Multi-MeV proton beams can be generated by irradiating thin solid foils with ultra-intense (>1018 W/cm2) short laser pulses. Several of their characteristics, such as high bunch charge and short pulse duration, make them a complementary alternative to conventional radio frequency-based accelerators. A potential material science application is the chemical analysis of cultural heritage (CH) artifacts. The complete chemistry of the bulk material (ceramics, metals) can be retrieved through sophisticated nuclear techniques such as particle-induced X-ray emission (PIXE). Recently, the use of laser-generated proton beams was introduced as diagnostics in material science (laser-PIXE or laser-driven PIXE): Coupling laser-generated proton sources to conventional beam steering devices successfully enhances the capture and transport of the laser-accelerated beam. This leads to a reduction of the high divergence and broad energy spread at the source. The design of our hybrid beamline is composed of an energy selector, followed by permanent quadrupole magnets aiming for better control and manipulation of the final proton beam parameters. This allows tailoring both, mean proton energy and spot sizes, yet keeping the system compact. We performed a theoretical study optimizing a beamline for laser-PIXE applications. Our design enables monochromatizing the beam and shaping its final spot size. We obtain spot sizes ranging between a fraction of mm up to cm scale at a fraction of nC proton charge per shot. These results pave the way for a versatile and tunable laser-PIXE at a multi-Hz repetition rate using modern commercially available laser systems.

Design and optimization of a laser-PIXE beamline for material science applications

Sciscio M.;
2019

Abstract

Multi-MeV proton beams can be generated by irradiating thin solid foils with ultra-intense (>1018 W/cm2) short laser pulses. Several of their characteristics, such as high bunch charge and short pulse duration, make them a complementary alternative to conventional radio frequency-based accelerators. A potential material science application is the chemical analysis of cultural heritage (CH) artifacts. The complete chemistry of the bulk material (ceramics, metals) can be retrieved through sophisticated nuclear techniques such as particle-induced X-ray emission (PIXE). Recently, the use of laser-generated proton beams was introduced as diagnostics in material science (laser-PIXE or laser-driven PIXE): Coupling laser-generated proton sources to conventional beam steering devices successfully enhances the capture and transport of the laser-accelerated beam. This leads to a reduction of the high divergence and broad energy spread at the source. The design of our hybrid beamline is composed of an energy selector, followed by permanent quadrupole magnets aiming for better control and manipulation of the final proton beam parameters. This allows tailoring both, mean proton energy and spot sizes, yet keeping the system compact. We performed a theoretical study optimizing a beamline for laser-PIXE applications. Our design enables monochromatizing the beam and shaping its final spot size. We obtain spot sizes ranging between a fraction of mm up to cm scale at a fraction of nC proton charge per shot. These results pave the way for a versatile and tunable laser-PIXE at a multi-Hz repetition rate using modern commercially available laser systems.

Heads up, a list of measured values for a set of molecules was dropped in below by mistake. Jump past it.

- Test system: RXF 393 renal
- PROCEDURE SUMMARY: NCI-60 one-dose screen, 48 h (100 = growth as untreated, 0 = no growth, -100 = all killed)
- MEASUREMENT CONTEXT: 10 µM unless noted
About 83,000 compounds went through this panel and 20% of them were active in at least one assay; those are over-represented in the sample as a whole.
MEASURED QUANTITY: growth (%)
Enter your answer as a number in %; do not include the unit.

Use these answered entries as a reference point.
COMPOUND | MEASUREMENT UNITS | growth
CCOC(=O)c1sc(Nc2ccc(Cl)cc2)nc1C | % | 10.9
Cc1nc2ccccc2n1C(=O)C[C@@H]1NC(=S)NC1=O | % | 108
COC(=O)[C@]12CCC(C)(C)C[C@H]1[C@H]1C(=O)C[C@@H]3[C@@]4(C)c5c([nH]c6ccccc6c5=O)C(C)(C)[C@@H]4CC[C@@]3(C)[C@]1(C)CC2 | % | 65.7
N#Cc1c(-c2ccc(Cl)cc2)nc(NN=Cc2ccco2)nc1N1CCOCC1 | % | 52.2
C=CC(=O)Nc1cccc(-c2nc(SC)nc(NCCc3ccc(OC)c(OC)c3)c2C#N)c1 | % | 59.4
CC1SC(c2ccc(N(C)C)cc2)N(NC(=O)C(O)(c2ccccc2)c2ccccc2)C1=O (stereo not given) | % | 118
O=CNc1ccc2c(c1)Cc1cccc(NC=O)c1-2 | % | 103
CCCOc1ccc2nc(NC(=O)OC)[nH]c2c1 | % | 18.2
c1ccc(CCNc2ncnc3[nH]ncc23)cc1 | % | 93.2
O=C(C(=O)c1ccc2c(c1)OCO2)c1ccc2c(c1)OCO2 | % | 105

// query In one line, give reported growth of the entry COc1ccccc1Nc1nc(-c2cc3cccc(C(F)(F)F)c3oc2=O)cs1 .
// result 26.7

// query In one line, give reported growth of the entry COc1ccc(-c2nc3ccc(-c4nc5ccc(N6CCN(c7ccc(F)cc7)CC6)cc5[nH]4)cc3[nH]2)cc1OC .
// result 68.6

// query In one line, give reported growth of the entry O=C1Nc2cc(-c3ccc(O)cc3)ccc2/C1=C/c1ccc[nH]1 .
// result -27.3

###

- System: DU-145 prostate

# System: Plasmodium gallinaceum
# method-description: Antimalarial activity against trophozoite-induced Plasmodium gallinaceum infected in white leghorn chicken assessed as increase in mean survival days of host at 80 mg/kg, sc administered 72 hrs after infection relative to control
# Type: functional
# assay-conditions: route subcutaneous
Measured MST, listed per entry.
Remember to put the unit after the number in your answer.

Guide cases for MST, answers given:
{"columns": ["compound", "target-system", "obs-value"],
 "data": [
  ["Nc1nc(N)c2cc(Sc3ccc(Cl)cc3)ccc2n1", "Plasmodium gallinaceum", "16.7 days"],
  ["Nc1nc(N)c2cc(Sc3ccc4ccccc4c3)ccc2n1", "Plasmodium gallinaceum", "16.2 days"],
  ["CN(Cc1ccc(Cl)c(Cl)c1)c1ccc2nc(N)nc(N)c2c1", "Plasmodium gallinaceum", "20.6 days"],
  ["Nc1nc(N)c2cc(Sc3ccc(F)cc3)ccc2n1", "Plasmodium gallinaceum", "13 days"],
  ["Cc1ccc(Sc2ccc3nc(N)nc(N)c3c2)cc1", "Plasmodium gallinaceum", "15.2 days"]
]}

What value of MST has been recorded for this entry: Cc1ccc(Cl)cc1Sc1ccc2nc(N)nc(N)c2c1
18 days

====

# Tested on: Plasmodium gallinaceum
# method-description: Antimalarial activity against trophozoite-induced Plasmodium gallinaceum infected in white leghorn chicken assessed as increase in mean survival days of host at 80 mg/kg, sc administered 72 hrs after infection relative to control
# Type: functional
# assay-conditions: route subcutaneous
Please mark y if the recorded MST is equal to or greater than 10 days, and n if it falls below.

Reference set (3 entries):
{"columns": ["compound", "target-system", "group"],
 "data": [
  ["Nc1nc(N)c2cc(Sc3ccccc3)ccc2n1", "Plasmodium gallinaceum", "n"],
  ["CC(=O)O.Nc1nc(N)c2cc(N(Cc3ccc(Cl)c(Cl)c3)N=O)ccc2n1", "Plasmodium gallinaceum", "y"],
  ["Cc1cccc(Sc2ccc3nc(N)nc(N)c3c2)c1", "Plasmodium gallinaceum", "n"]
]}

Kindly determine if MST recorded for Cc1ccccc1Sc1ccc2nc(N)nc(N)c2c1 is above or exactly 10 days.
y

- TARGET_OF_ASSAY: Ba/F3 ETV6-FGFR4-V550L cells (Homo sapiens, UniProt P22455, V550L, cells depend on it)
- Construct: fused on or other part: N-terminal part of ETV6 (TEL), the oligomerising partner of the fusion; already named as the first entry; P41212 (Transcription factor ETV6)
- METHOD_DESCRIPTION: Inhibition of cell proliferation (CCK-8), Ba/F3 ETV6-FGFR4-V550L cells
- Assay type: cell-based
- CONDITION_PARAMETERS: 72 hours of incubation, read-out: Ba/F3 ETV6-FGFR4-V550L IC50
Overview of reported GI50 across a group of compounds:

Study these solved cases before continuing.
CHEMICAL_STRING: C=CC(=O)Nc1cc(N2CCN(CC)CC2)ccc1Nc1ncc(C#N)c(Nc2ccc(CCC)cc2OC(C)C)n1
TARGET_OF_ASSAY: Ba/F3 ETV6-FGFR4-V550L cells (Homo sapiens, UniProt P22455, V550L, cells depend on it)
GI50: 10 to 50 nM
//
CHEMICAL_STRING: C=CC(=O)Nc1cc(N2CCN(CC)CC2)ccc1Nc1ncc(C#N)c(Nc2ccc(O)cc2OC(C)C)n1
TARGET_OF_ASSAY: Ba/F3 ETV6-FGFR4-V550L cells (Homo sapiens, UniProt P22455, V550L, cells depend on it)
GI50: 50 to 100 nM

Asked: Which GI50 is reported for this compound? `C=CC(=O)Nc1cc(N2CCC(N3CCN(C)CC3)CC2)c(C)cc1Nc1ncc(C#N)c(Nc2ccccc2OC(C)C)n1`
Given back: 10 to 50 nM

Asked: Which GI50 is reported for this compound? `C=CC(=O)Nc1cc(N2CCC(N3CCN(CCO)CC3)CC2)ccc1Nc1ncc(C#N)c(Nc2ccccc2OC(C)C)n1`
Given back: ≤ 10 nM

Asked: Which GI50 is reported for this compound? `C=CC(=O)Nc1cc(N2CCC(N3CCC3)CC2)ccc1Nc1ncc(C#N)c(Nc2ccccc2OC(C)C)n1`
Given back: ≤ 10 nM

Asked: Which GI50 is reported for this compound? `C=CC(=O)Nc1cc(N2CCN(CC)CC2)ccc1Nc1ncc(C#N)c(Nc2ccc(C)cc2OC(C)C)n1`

Cultural heritage; hybrid beamline and beam manipulation; ion beam analysis; laser-driven proton acceleration; laser-PIXE; particle inducted X-ray emission (PIXE)
File in questo prodotto:
Non ci sono file associati a questo prodotto.

I documenti in IRIS sono protetti da copyright e tutti i diritti sono riservati, salvo diversa indicazione.

Utilizza questo identificativo per citare o creare un link a questo documento: http://hdl.handle.net/20.500.12079/53943
Citazioni
  • ???jsp.display-item.citation.pmc??? ND
  • Scopus 3
social impact